LearnBoost welcomes Freedom High
Freedom High School is located in Oakley, California. The school opened in 1996 on the grounds of Liberty High School, before moving to the new campus, as a part of the Liberty Union High School District. The current Liberty Union High School District contains Freedom, Liberty, Heritage, and Independence High Schools.
Freedom was opened in 1996 on Neroly Road in Oakley, California. In 1995, the graduating class of O’Hara Park Middle School, (the first class to attend Freedom), was given the honors to submit names they thought would best fit their new school. From the students' submissions, six names were selected by O'Hara's faculty for voting. The name Freedom High School was entered by O'Hara Park student, Braedon Kuts, an eighth grader, and was unanimously voted by the members of Liberty Union High School District. In 2000, a pool and new football stadium was built. In 2003, the pool and football stadium were opened to water polo, football, soccer, track, and swim. The football featured a synthetic turf field with a rubber track surrounding it. The swimming pool is 10' deep with a part near the diving boards at 13' depth. A second area for toddlers and young children to swim in for the public is also featured with a 3' depth, and a 4-5' depth connection between the shallow and deep ends of the pool. The gym features dual-fold out bleachers with a second story on the home side, and a weight room underneath the second story. A new weight room was created in 2004 underneath the home bleachers in the football stadium. Baseball and softball fields still remain, with varsity and jv and freshman fields.
When the Lou Bronsan Gymnasium opened in August 1997, it boasted a gym floor that cost $1 million to build and was of exceptional quality. Many students felt it was ironic when the gymnasium leaked during the El Niño storms of winter 1998. Lime stains were visible on the gymnasium walls through 2001.
The current high school rival is Liberty High School (Brentwood, California) which has intensified after the 1997/1998 year. The community mostly gathers for the football games, with large sell-out crowds. For tennis, a plaque is awarded to the winner of the last match. In the 2006-2007 tennis season, Senior Jamie Crabaugh won the final match to win the plaque, which will feature her name. In the 2005-2006 boys tennis season, the boys team led by senior captains William Grant and Cory Kamerschak defeated cross town rival school Liberty 7-0 two times in the same season. This was the first time this had happened in school history. For football, a large bell, the Liberty Bell, is awarded, and the rivalry has been on going since the opening of Freedom High.. In the first match in 1998, Liberty won 47-0, with its senior team. However, Freedom won four in a row, stretching four seasons from 1999–2002, the longest time holding the bell between the two schools. Then, Liberty came into Freedom's new field, and returned the bell to their school, for three years. The average margin of victory from seasons 2003-2004, 2004–2005, and 2005-2006 would be 13 points, with 5 points in the 2005-2006 season and 3 points in the 2004-2005 season. Freedom's senior team of 2006-2007 finally stormed onto Liberty's gridiron with emotions and blood temperatures running high. In an amazing game, Freedom finally captured the bell, after a 42-28 victory, with the fans storming onto the field and every player, seniors first, ringing the bell. Football also celebrated its best season, 7-3, but missed playoffs by one game. The rivalry continues to this day. When athletic boards were asked about rivalry after the construction of Heritage High School, the rivaly between Liberty and Freedom would remain the same.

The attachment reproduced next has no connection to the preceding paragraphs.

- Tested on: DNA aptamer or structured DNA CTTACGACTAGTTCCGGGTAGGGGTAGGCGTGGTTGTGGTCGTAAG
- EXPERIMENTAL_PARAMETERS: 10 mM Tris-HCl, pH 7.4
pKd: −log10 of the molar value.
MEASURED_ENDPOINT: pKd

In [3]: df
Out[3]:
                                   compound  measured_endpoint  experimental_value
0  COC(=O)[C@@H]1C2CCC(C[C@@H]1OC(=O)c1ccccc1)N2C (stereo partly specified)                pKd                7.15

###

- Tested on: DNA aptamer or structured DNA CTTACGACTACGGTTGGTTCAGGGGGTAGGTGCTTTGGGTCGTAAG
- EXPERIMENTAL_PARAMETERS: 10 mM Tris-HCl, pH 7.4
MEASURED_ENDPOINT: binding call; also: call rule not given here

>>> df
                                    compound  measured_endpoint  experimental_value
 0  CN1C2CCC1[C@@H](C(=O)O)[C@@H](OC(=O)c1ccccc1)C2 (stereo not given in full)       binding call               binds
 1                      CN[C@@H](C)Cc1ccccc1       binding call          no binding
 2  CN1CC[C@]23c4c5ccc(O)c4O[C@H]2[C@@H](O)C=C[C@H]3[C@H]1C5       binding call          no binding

In 2001, a noose made from a shoelace was placed on the door of a teacher sparking racial tensions as well as swastika and anti-minority flyers in the school bathrooms. This is contrasted by the poster left hanging near the library throughout the 2007-2008 school year, declaring that "culturally rounded" members were desired for the Power of Unity club. This poster, far from being condemned, was never taken down. Additionally, in 2001, a threat against another teacher was made on a website for a personal reason. The website in question notified the principle of another Freedom High School that was located on the East Coast, who subsequently called every Freedom High School in the country until tracking the threat back to Oakley. Nothing came of the threat. In 2005, three fake pipe bombs were discovered on campus, one near a bike rack, another near a bush, and one more near a soda machine. The next day another fake pipe bomb was found in the pool. A bomb squad was called in and removed the three devices found on the campus. School was let out early for that day.